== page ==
After incremental layer of part material 37 is formed over and on first layer of mold material 33, its uppermost surface is machined, ground, or otherwise rendered dimensionally flat and parallel to build datum 31 in finishing apparatus 17. The finishing step is important because it provides a new reference surface 41 on which subsequent layers of part and mold material can be formed. For dimensional accuracy, second reference surface 41 must be flat and parallel to build datum 31.
Finishing apparatus 17 is one of any number of conventional numerically controlled grinders, mills, or other machine tools. Again, this finishing step necessitates that a pallet consisting of at least build datum 31 and layers of mold and part material 33, 37 be moved by transport apparatus 19 between electroform apparatus 15 and finishing apparatus 17.
The steps represented by FIGS. 3A-3C are repeated, substantially identically as disclosed before, until all dimensional boundaries of part 21, including the x, y, and z dimensions, are fully defined, and object 21 is fully fabricated, as illustrated in FIG. 4. FIGS. 3D and 3E illustrate the result of subsequent formation of layers of part and mold material. FIG. 3D illustrates the formation of the columns of the part, and FIG. 3E illustrates formation of a portion of the spherical ball of the part.
In the method steps subsequent the formation of the first incremental layers of mold and part material 33, 37, the metallic and electrically conductive layer of part material 37 will form a portion of second build datum 41 and largely eliminates the necessity of the metalizing step of the electroforming process. However, metalizing may remain advantageous for certain part features, particularly at the sidewalls defined by interruption 35.
FIG. 4 illustrates fully formed part 21, including spherical member 27 and end pieces 23, encased in mold material 33 produced by the method according to the present invention. Thus, as a final step, mold material 33 must be removed to permit access to and full function of part 21. Depending upon the polymer employed in stereolithography apparatus 13, a number of methods of removal may be employed. For example, if mold material 33 is a polymer that degrades upon exposure to heat, mold material 33 may simply be melted away. Other polymeric materials may necessitate acid-bath removal, bead or sand blasting, grinding, or other similar material removal operations. When mold material 33 is removed, a fully formed and functional nickel part 21, substantially as illustrated in FIG. 2, remains.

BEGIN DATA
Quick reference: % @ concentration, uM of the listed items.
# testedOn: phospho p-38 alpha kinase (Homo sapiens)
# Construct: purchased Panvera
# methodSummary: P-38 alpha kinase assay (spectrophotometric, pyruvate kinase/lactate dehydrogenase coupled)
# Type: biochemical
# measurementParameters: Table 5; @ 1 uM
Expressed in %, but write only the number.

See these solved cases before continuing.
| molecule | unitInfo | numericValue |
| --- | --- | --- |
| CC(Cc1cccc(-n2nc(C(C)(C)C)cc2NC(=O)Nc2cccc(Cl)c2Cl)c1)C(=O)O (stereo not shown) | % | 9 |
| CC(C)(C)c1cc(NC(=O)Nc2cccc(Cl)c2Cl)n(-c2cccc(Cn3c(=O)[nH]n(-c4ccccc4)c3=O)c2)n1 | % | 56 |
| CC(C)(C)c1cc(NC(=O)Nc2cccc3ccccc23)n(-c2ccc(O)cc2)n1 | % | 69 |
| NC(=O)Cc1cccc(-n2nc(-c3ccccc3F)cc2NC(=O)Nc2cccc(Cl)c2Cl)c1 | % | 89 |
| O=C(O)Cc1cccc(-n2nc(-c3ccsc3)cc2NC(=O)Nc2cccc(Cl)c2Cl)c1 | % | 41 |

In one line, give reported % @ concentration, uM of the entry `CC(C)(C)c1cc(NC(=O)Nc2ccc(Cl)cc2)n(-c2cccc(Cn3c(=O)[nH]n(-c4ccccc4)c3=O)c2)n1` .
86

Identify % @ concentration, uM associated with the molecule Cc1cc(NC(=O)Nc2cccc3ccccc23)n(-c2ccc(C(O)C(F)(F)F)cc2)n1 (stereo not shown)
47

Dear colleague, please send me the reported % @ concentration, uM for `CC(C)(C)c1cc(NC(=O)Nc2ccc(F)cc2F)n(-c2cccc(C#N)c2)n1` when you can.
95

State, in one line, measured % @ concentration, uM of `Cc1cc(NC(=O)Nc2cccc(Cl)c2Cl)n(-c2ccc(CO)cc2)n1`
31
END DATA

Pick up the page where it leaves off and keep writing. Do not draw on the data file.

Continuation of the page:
In summary, FIG. 5 is a flow chart depicting the principal operative steps of the method according to the present invention. Block 51 represents the step of determining the dimensional boundaries of the object employing CAD/CAM system in computer 11. A first incremental layer of mold material is formed in stereolithography apparatus 13, as represented by block 53. Next, a first incremental layer of part material is formed in electroform apparatus 15, as denoted by block 55. Then, the layers of part and mold material are finished to form a new reference surface in finishing apparatus 17, as represented by block 57. The steps represented by block 53-57 are repeated until all dimensional boundaries of the part are defined, as indicated by block 59. Finally, the incremental layers of mold material encasing the part are removed to reveal a fully fabricated part having a surface finish, dimensional tolerances, and material properties that are generally improved over the prior art, as represented by block
The principal advantage of the present invention is that it provides an improved method of rapid prototyping and manufacturing of metallic parts. Because of the iterative and repetitive nature of the method according to the present invention, it is particularly adapted to automated computer control. Additionally, because individual functional components of the apparatus for implementing the method are presently subject to computer control, the method according to the present inventions is particularly adapted to be centrally controlled by a single computer or a distributed data processing system.
The invention has been described with reference to a preferred embodiment thereof. It will be apparent to those skilled in the art that the present invention is susceptible to variation and modification without departing from the scope of the invention.
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|U.S. Classification||205/67, 264/401|
|Nov 28, 1995||CC||Certificate of correction|
|Jan 22, 1999||FPAY||Fee payment|
Year of fee payment: 4
|Jan 1, 2003||FPAY||Fee payment|
Year of fee payment: 8
|Sep 4, 2006||FPAY||Fee payment|
Year of fee payment: 12